Someone has to be pretty white bread to think that electing Obama president will suddenly change the lives of black children.



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Because I'm not a woman it's perhaps harder for me to see from her perspective, although I do understand since gender and race are in so many ways the same conversation.



No, they really aren't.
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#8 Old 01-16-2008, 12:14 PM
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You don't put people in positions of power to be role models.

Then it's an unintended consequence.
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#9 Old 01-16-2008, 12:17 PM
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I get so annoyed whenever I hear people refer to bill clinton as the first black president. like that genius andrew young who said recently that bill clinton was more black than Obama. What?!



I think people in this country are willing to elect either a black president or a female president. I know I am. of course, I don't agree with either obama's or clinton's politics, so neither are getting my vote. but it's not because of race or gender.
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#10 Old 01-16-2008, 12:20 PM
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although obama becoming president will have a sudden impact on black children, but it won't be like...i'm not sure, but it's not going to go unnoticed or unappreciated by them.



glass breaking, or something?

cry havoc! and let slip the dogs of war.
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#11 Old 01-16-2008, 12:25 PM
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Then it's an unintended consequence.



You are using it as a reason to justify a vote. That is ludicrous.
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#12 Old 01-16-2008, 12:31 PM
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I don't understand enough of the US political system to really comment, but I am wondering if visible minorities have other positions of political power that allow them to have their voice heard even if they do not become president? For example members of parliament (if you have that?) or party members?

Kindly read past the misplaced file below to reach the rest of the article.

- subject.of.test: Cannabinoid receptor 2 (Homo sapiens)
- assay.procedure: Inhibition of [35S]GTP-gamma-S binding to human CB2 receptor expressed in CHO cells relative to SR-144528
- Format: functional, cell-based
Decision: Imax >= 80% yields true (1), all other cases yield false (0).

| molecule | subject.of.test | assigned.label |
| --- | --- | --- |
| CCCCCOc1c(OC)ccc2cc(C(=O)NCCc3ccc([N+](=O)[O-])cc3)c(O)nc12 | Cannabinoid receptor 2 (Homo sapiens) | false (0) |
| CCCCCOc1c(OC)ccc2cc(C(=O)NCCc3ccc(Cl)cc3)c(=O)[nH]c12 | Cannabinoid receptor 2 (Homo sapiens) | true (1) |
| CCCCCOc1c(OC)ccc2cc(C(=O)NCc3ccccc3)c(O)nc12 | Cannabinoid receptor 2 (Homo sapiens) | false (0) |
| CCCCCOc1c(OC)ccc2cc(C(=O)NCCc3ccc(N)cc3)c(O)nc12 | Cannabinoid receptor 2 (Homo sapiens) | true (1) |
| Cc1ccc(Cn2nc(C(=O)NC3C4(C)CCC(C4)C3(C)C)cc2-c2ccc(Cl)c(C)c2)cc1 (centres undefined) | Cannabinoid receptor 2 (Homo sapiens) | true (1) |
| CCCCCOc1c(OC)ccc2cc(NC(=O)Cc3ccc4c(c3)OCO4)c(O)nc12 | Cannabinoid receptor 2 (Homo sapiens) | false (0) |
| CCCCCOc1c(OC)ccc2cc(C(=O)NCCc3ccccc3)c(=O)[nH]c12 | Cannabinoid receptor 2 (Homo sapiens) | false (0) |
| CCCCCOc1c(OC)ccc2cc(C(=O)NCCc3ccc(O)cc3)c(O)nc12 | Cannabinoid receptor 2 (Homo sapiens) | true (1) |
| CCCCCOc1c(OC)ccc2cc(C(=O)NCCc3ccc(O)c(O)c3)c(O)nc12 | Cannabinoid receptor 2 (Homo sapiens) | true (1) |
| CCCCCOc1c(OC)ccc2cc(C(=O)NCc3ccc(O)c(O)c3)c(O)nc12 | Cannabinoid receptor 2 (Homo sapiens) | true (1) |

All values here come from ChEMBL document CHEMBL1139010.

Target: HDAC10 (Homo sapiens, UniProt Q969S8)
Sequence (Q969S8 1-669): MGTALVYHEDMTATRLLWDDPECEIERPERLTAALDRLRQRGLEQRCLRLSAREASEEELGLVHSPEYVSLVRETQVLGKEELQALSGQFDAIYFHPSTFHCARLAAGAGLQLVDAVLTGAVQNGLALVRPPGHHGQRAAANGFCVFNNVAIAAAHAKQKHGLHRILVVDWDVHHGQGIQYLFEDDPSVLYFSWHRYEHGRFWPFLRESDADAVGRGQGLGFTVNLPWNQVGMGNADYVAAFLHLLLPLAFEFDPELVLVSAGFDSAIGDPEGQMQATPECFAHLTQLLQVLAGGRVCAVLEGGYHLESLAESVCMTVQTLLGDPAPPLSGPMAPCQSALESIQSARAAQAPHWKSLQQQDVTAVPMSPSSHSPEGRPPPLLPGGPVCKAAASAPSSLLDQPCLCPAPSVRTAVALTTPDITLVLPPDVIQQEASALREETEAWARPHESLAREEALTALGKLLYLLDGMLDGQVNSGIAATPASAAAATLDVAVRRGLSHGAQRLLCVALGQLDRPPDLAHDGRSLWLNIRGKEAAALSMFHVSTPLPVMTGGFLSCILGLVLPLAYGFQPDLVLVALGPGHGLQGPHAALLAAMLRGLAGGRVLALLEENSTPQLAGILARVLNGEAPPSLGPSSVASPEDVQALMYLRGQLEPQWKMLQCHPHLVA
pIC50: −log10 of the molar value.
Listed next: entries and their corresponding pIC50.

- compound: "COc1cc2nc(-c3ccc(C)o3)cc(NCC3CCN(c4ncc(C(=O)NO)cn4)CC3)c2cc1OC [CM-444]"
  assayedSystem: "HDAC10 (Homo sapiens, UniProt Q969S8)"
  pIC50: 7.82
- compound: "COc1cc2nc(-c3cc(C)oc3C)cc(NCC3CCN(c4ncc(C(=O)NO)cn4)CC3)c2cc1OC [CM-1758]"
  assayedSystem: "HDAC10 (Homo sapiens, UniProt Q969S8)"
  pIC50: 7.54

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#13 Old 01-16-2008, 12:35 PM
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Well both Obama and Clinton are US Senators, which is similar to being a member of parliament I think... but it's not the same. It's like saying "we'll let you people get this high in leadership, just don't try and go any farther."
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#14 Old 01-16-2008, 12:35 PM
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Originally Posted by Starblossom View Post

I don't understand enough of the US political system to really comment, but I am wondering if visible minorities have other positions of political power that allow them to have their voice heard even if they do not become president? For example members of parliament (if you have that?) or party members?



there are minorities that serve in congress, but i haven't heard many minority oriented bills or whatever come out of any of it.

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#15 Old 01-16-2008, 12:47 PM
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there are minorities that serve in congress, but i haven't heard many minority oriented bills or whatever come out of any of it.



What is a "minority oriented bill"?



Also, your statement makes it very clear you are ill-informed when it comes to Congress.
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#16 Old 01-16-2008, 12:48 PM